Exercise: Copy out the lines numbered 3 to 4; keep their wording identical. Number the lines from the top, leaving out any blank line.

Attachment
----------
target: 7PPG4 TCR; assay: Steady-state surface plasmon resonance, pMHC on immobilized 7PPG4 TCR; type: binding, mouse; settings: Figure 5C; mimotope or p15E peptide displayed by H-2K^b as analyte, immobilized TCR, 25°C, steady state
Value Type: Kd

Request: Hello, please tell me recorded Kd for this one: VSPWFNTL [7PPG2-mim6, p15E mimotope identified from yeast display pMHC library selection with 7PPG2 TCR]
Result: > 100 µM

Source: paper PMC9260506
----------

Request: Hello, please tell me recorded Kd for this one: VSPWFNTL [7PPG2-mim6, p15E mimotope identified from yeast display pMHC library selection with 7PPG2 TCR]
Result: > 100 µM